7. Coordinates the development and updating of Air Force inputs and appendices to SDI planning and direction documents (program plans, WPDs, etc); these data will address technical, programmatic and/or organizational details for SDI tasks assigned to the Air Force.
  8. Formulates and coordinates required MOAs.
  9. Establishes working relationships with other SDI participants as necessary to fulfill assigned responsibilities.
  10. Recommends to HQ AFSC assignment of responsibility for SDI PES or technical areas not previously assigned.
  11. Coordinates the technology planning activities described in para. 6.2.2 below to ensure communications between the LTCs.

6.2 Lead Product Divisions and Technology Centers

6.2.1 The Lead Product Divisions, SD and ESD, have overall responsibility for AFSC SDI efforts in the following PEs or portions thereof:

SD: Surveillance, Acquisition, Tracking, Kill Assessment (SATKA, 63220C)

Directed Energy Weapons (DEW, 63221C)

Kinetic Energy Weapons (KEW, 63222C)

Threat, Systems Analysis portion of Systems Analysis/Battle Management (SA/BM, 63223C)

Survivability, Lethality and Key Technologies (SLKT, 63224C)

ESD: Battle Management/C3 Architecture and Technologies portion of SA/BM (63223C)

Subsequent to the AFSC/CC 5 Jun 84 letter (para. 3.0), the Special Assistant for SDI assigned LPD status to AFOSR, with responsibility for Innovative Science and Technology (PE to be determined).

For each of these areas, the LPD has the following specific responsibilities and designates Program Managers to carry them out. The LPD:

  1. Recommends to HQ AFSC, through the IPD, the LEO (and PEOs, if any) for a given WPO.
  2. Provides management oversight of and coordinates the efforts of the LEO/PEOS carrying out efforts for which it is responsible; develops overall plans and budgets.
  3. Recommends to HQ AFSC changes to individual WPD technical content, schedules and funding as well as changes necessary to achieve a balanced overall program within an area of responsibility; recommendations are based on LEOs’ initial WPD executability assessments, regular program/financial reviews, etc.
  4. Reviews/assesses MWPORs sent to HQ AFSC by the LEOs; identifies to HQ AFSC, through the IPD, issues and concerns from an overall perspective.
  5. Establishes working relationships with other AF and non-AF SDI participants as necessary to maintain cognizance of related efforts and fulfill other responsibilities.
  6. Supports the IPD as required.
  7. Supports the LTC technology planning activities described in para 6.2.2 below.
  8. Maintains cognizance of all efforts within an assigned PE where an AFSC organization is acting as agent for another DOD or government lead agency; this includes both necessary resources and technical progress.

An LPD may serve as LEO or PEO for specific WPOs.

6.2.2 The Lead Technology Centers, AFSTC and RADC, are responsible to their respective LPDs for carrying out the duties of para 6.2.1 above for assigned areas and thereby complementing the functions of the LPD. In addition, the LTC:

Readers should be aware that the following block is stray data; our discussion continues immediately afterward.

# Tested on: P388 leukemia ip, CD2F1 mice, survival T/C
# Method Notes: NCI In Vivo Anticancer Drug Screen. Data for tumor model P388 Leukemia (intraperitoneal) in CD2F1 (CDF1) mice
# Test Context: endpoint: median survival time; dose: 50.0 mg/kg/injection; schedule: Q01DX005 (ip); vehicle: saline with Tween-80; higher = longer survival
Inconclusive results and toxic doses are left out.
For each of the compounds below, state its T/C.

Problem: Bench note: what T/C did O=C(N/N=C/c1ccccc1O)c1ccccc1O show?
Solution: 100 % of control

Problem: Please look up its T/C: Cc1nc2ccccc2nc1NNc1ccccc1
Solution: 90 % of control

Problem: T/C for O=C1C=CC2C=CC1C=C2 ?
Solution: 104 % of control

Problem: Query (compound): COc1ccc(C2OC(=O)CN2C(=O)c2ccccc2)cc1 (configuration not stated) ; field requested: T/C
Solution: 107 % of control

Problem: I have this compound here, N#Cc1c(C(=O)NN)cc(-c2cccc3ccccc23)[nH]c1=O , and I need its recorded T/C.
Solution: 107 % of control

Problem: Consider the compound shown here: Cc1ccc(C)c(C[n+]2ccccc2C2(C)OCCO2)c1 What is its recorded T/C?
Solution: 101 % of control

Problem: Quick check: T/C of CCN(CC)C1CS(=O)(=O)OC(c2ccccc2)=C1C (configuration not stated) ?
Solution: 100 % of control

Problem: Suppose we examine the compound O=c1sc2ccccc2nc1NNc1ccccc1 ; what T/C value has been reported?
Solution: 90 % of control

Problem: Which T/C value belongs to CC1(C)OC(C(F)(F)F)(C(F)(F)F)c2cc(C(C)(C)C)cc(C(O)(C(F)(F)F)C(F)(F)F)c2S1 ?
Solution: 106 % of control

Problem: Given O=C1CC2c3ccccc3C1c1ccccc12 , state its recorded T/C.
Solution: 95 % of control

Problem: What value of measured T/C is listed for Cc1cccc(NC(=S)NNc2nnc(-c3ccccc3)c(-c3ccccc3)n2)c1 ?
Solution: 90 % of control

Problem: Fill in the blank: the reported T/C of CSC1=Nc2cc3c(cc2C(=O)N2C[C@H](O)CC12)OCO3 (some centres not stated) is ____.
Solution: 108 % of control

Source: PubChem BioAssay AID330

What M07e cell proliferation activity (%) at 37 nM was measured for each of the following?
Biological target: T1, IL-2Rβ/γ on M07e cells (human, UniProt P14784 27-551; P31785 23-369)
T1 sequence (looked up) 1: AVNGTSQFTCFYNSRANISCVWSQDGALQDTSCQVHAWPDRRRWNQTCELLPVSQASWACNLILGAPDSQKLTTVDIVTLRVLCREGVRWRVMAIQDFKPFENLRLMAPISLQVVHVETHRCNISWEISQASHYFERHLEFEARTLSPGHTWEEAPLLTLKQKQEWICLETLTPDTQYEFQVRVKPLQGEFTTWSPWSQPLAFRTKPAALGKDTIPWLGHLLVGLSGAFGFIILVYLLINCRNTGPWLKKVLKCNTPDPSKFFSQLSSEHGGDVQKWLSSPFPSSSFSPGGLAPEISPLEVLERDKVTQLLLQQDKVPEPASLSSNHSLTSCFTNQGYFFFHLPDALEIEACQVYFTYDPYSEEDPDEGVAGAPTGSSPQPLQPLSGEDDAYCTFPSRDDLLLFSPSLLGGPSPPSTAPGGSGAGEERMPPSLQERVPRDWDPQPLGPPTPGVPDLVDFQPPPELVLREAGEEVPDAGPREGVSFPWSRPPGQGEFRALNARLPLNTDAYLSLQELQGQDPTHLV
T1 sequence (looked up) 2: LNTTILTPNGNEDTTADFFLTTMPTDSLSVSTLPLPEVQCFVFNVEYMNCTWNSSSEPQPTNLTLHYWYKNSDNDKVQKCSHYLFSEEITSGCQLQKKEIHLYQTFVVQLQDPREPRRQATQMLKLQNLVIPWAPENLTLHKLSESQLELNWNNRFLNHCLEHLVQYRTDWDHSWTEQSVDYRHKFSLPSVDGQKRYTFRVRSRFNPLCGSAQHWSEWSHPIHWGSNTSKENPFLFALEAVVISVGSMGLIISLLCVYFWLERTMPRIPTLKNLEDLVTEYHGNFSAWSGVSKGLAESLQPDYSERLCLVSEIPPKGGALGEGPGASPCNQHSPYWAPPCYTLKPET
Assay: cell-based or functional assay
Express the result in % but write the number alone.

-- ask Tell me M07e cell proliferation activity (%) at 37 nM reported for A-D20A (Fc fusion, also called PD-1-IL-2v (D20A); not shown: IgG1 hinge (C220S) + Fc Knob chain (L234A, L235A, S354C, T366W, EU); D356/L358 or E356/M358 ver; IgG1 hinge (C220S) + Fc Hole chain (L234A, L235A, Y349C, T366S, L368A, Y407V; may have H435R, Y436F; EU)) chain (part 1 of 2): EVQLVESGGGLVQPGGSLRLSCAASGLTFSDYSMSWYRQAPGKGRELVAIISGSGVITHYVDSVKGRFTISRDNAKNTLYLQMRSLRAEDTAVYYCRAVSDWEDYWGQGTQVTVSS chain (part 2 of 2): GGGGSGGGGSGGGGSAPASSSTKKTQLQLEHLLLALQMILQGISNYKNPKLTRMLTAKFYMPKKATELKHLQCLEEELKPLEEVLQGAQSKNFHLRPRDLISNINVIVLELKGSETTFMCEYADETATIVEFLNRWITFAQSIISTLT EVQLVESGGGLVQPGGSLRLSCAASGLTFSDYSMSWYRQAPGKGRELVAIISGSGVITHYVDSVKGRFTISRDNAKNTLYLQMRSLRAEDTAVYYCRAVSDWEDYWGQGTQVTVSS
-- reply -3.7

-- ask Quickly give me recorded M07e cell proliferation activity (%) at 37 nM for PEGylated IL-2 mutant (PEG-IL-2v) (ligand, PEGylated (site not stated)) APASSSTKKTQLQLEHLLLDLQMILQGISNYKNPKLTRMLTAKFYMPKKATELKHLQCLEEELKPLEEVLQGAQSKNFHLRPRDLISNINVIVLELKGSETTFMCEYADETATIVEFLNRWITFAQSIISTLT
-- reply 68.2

1. Conducts technology planning for both system/concept-specific technologies and those technologies applicable to efforts within more than one PE. Works with the LPD program offices to allocate responsibility for system/concept-specific technologies to either the program offices (technology verification efforts) or centers/laboratories (technology development efforts). Provides the Interface between the broadly applicable technologies and all potential users, as a means of Integrating user support and focusing the efforts on user requirements.
  2. Provides a focus for advocacy within the Air Force and SDIO of technology base efforts.
  3. Maintains cognizance of the relation between SDI technology efforts and the Air Force technology base and facilitates information flow between the two. Identifies to HQ AFSC (the OCS/Science and Technology as well as the Special Assistant), through the LPD and IPD, the applicability of SDI technology efforts to other Air Force roles and missions and of Air Force tech base efforts to the SDI.

An LTC may serve as LEO or PEO for specific WPOs.

6.3 Associate Product Divisions and Technology Centers Laboratories

6.3.1 The Associate Product Divisions (AD, ASO, BMO and FTD; also SO and ESO in certain situations):

  1. Assist the LPDs in determining LEO and PEO recommendations.
  2. Serve as LEO or PEO for specific WPOs.
  3. Support subordinate units serving as LEO or PEO.

6.3.2 The Associate Technology Centers and Laboratories (AFWL, AFGL, AFRPL, AFWAL, AFATL and AEDC; also AFSTC and RADC in certain situations) are responsible for developing and demonstrating specific technologies. Working through their respective product divisions as required, the ATCs:

  1. Serve as LEO or PEO for specific WPDs.
  2. Assist the LTCs in the development and update of implementation plans and other documentation.